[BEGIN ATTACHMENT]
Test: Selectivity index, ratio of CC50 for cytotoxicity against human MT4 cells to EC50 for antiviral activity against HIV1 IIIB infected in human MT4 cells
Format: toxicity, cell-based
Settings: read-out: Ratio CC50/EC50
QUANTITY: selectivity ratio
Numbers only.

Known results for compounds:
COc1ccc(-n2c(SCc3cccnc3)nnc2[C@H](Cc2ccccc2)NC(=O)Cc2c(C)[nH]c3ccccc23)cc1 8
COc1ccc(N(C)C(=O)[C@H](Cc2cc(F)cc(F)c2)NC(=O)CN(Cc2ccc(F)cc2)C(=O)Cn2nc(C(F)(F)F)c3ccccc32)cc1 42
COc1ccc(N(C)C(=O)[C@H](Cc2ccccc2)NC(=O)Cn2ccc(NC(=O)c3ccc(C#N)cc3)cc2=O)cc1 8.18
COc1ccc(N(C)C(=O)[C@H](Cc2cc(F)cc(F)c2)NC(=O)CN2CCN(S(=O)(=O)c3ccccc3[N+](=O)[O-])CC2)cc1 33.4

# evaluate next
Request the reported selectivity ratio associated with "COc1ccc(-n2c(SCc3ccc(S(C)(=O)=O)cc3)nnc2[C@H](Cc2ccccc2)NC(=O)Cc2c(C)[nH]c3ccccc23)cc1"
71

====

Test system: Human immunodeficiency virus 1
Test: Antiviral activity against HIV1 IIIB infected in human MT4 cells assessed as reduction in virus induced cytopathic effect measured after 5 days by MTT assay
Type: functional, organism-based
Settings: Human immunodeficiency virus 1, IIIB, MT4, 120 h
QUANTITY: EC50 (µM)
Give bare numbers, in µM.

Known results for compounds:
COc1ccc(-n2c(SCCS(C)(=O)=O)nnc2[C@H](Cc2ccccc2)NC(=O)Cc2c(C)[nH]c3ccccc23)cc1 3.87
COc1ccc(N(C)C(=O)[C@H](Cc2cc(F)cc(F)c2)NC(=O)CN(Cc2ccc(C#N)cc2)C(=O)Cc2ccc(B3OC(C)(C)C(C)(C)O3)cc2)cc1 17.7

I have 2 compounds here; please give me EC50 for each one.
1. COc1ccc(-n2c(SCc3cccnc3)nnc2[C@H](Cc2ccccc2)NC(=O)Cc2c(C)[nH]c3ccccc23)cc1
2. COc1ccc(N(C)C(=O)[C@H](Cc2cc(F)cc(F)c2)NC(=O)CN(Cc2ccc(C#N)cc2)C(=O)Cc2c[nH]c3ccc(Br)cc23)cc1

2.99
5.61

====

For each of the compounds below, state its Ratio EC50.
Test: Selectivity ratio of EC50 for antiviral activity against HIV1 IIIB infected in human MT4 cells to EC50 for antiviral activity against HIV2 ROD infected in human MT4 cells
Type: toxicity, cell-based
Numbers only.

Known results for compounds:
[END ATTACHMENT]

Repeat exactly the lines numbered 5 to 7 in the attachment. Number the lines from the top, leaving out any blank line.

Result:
Numbers only.

Known results for compounds:
COc1ccc(-n2c(SCc3cccnc3)nnc2[C@H](Cc2ccccc2)NC(=O)Cc2c(C)[nH]c3ccccc23)cc1 8